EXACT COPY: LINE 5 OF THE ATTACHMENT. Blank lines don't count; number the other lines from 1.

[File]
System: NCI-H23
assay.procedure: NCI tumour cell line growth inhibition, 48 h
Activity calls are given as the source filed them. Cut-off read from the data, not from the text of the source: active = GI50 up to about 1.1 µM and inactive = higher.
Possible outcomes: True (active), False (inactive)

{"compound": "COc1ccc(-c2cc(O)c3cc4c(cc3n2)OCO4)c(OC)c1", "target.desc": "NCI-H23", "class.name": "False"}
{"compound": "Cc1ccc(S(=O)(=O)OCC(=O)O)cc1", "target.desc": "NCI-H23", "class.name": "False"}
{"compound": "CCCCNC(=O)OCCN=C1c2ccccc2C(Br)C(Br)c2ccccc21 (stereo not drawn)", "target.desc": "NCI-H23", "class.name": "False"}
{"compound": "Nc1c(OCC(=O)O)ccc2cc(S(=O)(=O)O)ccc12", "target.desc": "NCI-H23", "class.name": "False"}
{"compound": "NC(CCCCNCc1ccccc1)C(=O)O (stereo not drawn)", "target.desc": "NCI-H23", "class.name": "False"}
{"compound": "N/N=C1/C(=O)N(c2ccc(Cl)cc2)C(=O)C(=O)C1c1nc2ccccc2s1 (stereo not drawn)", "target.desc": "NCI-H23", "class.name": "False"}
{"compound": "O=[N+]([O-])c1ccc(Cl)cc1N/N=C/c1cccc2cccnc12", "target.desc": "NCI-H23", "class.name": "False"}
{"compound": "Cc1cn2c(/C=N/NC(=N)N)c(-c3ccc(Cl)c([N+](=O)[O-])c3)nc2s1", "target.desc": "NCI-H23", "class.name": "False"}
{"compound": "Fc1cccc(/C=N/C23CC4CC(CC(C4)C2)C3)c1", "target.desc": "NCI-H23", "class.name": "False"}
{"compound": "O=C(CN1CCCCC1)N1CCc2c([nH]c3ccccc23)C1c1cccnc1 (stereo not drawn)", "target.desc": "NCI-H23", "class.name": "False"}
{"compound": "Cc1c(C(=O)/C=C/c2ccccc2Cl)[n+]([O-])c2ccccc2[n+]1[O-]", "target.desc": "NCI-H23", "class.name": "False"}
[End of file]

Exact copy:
{"compound": "COc1ccc(-c2cc(O)c3cc4c(cc3n2)OCO4)c(OC)c1", "target.desc": "NCI-H23", "class.name": "False"}